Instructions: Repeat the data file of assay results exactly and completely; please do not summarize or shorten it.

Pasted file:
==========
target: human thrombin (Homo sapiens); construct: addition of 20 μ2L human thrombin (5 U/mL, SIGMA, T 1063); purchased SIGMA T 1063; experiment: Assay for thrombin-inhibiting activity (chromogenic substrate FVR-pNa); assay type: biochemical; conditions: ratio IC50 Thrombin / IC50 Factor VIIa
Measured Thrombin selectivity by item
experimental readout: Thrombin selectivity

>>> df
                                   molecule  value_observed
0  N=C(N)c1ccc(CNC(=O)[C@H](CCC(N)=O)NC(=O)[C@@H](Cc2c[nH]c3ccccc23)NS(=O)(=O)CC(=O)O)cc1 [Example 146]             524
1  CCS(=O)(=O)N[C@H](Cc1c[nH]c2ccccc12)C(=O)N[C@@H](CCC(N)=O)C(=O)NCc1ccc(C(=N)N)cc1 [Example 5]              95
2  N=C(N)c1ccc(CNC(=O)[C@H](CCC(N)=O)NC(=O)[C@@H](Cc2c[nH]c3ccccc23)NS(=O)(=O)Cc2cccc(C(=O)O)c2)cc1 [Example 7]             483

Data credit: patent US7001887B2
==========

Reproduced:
target: human thrombin (Homo sapiens); construct: addition of 20 μ2L human thrombin (5 U/mL, SIGMA, T 1063); purchased SIGMA T 1063; experiment: Assay for thrombin-inhibiting activity (chromogenic substrate FVR-pNa); assay type: biochemical; conditions: ratio IC50 Thrombin / IC50 Factor VIIa
Measured Thrombin selectivity by item
experimental readout: Thrombin selectivity

>>> df
                                   molecule  value_observed
0  N=C(N)c1ccc(CNC(=O)[C@H](CCC(N)=O)NC(=O)[C@@H](Cc2c[nH]c3ccccc23)NS(=O)(=O)CC(=O)O)cc1 [Example 146]             524
1  CCS(=O)(=O)N[C@H](Cc1c[nH]c2ccccc12)C(=O)N[C@@H](CCC(N)=O)C(=O)NCc1ccc(C(=N)N)cc1 [Example 5]              95
2  N=C(N)c1ccc(CNC(=O)[C@H](CCC(N)=O)NC(=O)[C@@H](Cc2c[nH]c3ccccc23)NS(=O)(=O)Cc2cccc(C(=O)O)c2)cc1 [Example 7]             483

Data credit: patent US7001887B2